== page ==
Pasta Carbonara is the inspiration for this simple and satisfying dish. Preparation for it began more than six months ago when we bought the rigatoni pasta at Peck Milano as a souvenir of our summer vacation.
Peck Milano is one of the great food and wine purveyors of the world. Every village in Italy has a charming salumeria that sells the cured meats, cheeses, and prepared foods for which Italian cuisine is renown. Peck is none of this. The displays of meats and cheeses at Peck are stunning and are accorded the same attention, sophistication, and creativity that are put behind Milano’s powerhouse brands like Prada and Gucci. If Peck Milano were a garden, and you could possibly argue that it is a garden of heavenly temptations of the table, you would say it was designed by Le Notre who designed the gardens of Versailles for none other than the Sun King. In fact, the Peck logo is a Baroque depiction of the sun that would be more at home at the Papal Basilica of Saint Paul’s at the Vatican than in a food hall.
Peck Milano was on our summer vacation itinerary this past year when we were touring Milano and the Italian Lake District. When we’re on vacation or visiting a new place we try to devote a day or two to discovering the local food scene. Usually that will include touring food halls like Berlin’s famous KaDeWe or the Östermalm Food Hall in Stockholm, browsing the fantastic food purveyors like La Grande Epicerie at Le Bon Marche in Paris or Selfridges in London, and, of course, sampling the local specialties. Treasure abounds on these expeditions and we will usually bring home an ingredient, a sauce, or a kitchen tool to be incorporated into our cooking and entertaining.
From Peck, our bounty was unusual shaped pastas and exotic pasta sauces. We brought home a big box of rigatoni pasta noodles that were about twice the size and thickness of Rigatoni that is commonly found in the United States. Aside from the size, the Rigatoni was not ridged or striated. The pasta had a light matte finish to it. This gave the Rigatoni a modern look as well as a useful function, which is to allow the sauce to cling to the pasta.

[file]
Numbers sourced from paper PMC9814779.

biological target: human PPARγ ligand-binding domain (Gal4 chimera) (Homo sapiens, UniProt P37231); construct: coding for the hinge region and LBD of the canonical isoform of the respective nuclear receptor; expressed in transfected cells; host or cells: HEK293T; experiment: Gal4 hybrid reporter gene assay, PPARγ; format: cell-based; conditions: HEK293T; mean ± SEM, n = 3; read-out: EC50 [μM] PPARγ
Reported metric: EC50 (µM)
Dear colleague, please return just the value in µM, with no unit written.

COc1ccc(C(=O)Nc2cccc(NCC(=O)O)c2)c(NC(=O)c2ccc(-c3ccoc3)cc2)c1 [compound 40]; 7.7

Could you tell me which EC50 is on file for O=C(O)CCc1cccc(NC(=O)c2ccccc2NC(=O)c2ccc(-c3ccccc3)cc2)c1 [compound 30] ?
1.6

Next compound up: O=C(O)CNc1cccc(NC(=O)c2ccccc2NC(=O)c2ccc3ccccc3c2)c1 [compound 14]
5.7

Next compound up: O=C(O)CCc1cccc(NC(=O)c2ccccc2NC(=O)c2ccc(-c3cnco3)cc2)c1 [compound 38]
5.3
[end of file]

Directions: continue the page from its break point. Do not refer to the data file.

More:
This pasta was perfect for a Carbonara sauce. Pasta Carbonara is a simple but oh so rich a dish because of the wonderful ham, lard, cheese, and cream in the sauce.
For the sauce, I started with a pound and a half of cured country ham from the Picnic Shoulder. I removed the skin and fat layer from the meat, diced the skin and fat into small cubes for rendering. After a few minutes in the sauté pan, I had perfect lardons cubes that gave the cream sauce a salty, savory and crunchy texture.
Setting the lardons aside for the fat to drain, I removed all but three to four tablespoons of pork fat from the skillet and made a white sauce roux with butter, flour, and cream. To add some balance to this rich creamy sauce, I slowly incorporated the better part of a bottle of a good New Zealand Sauvignon Blanc. Next, I seasoned the sauce with about half-a-cup of grated Parmigiano-Reggiano cheese, truffle-infused sea salt, and fresh-ground black pepper.
While the sauce simmered, I cooked the pasta. Noting the thickness of the large Rigatoni pasta, I doubled the normal cooking time from the usual 8-9 minutes to 16 minutes but that that still wasn’t enough time. The pasta required nearly 20 minutes of cooking before it reached a nice chewy al-dente texture.
When draining the pasta, I reserved about one cup of the starchy pasta water. I would use the water to thin and reduce the flavor intensity of the sauce. For both color and much needed heat and acidity to balance the creaminess of the sauce, I added four diced chili peppers and about a dozen cherry tomatoes that were halved.
I folded the pasta into the sauce in a large skillet on a medium heat. I kept stirring the pasta until it began to bubble and then it was ready to serve.
I served the Pasta Carbonara in nice white bowls with a wide lip and seasoned to taste with more Parmigiano-Reggiano cheese!